Jan 2020 22 – 24

CPDP is an annual three-day conference devoted to privacy and data protection. The 13th edition of CPDP will be held on 22-24 January 2020 in Brussels. Dr Anja Kovacs will be speaking at the sessions on “explicit data flows: applying global privacy to extra sensitive data” and “data protection regulations in the BRICS”

CPDP is a non-profit platform originally founded in 2007 by research groups from the Vrije Universiteit Brussel, the Université de Namur and Tilburg University. The platform was joined in the following years by the Institut National de Recherche en Informatique et en Automatique and the Fraunhofer Institut für System und Innovationsforschung and has now grown into a platform carried by 20 academic centers of excellence from the EU, the US and beyond. As a world-leading multidisciplinary conference CPDP offers the cutting edge in legal, regulatory, academic and technological development in privacy and data protection. Within an atmosphere of independence and mutual respect, CPDP gathers academics, lawyers, practitioners, policy-makers, industry and civil society from all over the world in Brussels, offering them an arena to exchange ideas and discuss the latest emerging issues and trends. This unique multidisciplinary formula has served to make CPDP one of the leading data protection and privacy conferences in Europe and around the world.

CPDP is a conference about privacy and data protection. It offers a forum where different voices are heard and where positions are compared debated, approached or differentiated.

Dr Anja Kovacs will be speaking at the following sessions:

  • Thursday, January 23 • 16:00 - 17:15

Data Protection Regulations in the BRICS

Moderator: Danilo Doneda, Digital Ethics Institute and Member of the new Brazilian Data Protection Agency, BR

Speakers: Luca Belli, Professor at FGV-Rio Law School, BR; Sizwe Snail, Commissioner at Information Regulator of South Africa, SA; Andrey Shcherbovich, Professor at Higher School of Economics, Moscow, RU; Bruno Gencarelli, European Commission, Head of International Data Flows Unit at European Commission, INT; Anja Kovacs, Internet Democracy Project and CyberBRICS fellow India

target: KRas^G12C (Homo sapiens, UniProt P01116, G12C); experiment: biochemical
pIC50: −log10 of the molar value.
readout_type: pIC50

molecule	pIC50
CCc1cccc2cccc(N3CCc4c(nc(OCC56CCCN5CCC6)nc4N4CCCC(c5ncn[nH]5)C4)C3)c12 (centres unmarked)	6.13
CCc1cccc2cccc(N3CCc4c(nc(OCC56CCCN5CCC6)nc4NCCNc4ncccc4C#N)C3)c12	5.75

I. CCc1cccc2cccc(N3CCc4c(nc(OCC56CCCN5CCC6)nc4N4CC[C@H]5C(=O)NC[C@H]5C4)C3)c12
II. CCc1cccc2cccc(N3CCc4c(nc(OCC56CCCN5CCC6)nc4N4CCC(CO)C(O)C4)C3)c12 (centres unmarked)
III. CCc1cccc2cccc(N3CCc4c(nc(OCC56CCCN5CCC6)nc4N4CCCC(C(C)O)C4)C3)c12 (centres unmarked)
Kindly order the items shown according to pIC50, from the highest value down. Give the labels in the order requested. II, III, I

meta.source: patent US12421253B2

Even if data protection legal frameworks are quickly spreading, (at least 130 countries have a general legislation already enacted on that matter) and some principles and instruments seem likely to become international standards, their implementation has peculiarities and flavours that shall be taken into account. In BRICS countries, the very implementation of data protection legal frameworks followed very specific dynamics. In some countries, this process is not yet completed, in others, it has very distinctive characteristics, and in general, both dimensions deserve particular interest.

Considering the prominent nature of the regulators in this field (the DPA, or Data Protection Authority) and its centrality to the enforcement of the legislation and to international harmonisation, the panel will have a particular focus on Data Protection Regulators in the BRICS. Besides presenting the domestic data protection regulations, panellists will focus on the structure, characteristics and experiences of the DPAs or other enforcement mechanisms in BRICs countries, looking forward to identify and emphasise their nature and foster knowledge on their work.

  • Friday, January 24 • 14:15 - 15:30

Explicit Data Flows: Applying Global Privacy to Extra Sensitive Data

Moderator: Gloria González Fuster, LSTS/BPH/VUB (BE)

Speakers: Elizabeth Coombs, Chair, Thematic Action Stream Taskforce at United Nations Special Rapporteur on the Right to Privacy (INT); Anja Kovacs, The Internet Democracy Project (IN); Kelly Peterson Miranda, Grindr (US); Alexandra Geese, MEP (EU)

Data about sex life and sexual orientation are being regularly processed online globally. These data, however, are perhaps the most special of all ‘special categories’ of personal data, as even when the interested individuals might have consented to such processing for certain purposes, they still expect – and in some cases critically need – strict protection against other (mis)uses and data flows. Above all, some individuals might be particularly vulnerable to misuse, for instance, because of their gender identity. This panel will explore these issues, notably by asking the following questions:

Which are the key priorities and challenges for the private sector in this area?

How are the voices of individuals and communities taken into account?

Are legal frameworks and policies up to date with the significance of the issue?

Can global initiatives highlighting the importance of gender in thinking about privacy contribute to advance effective protection?

Please find the schedule for CPDP 2020 here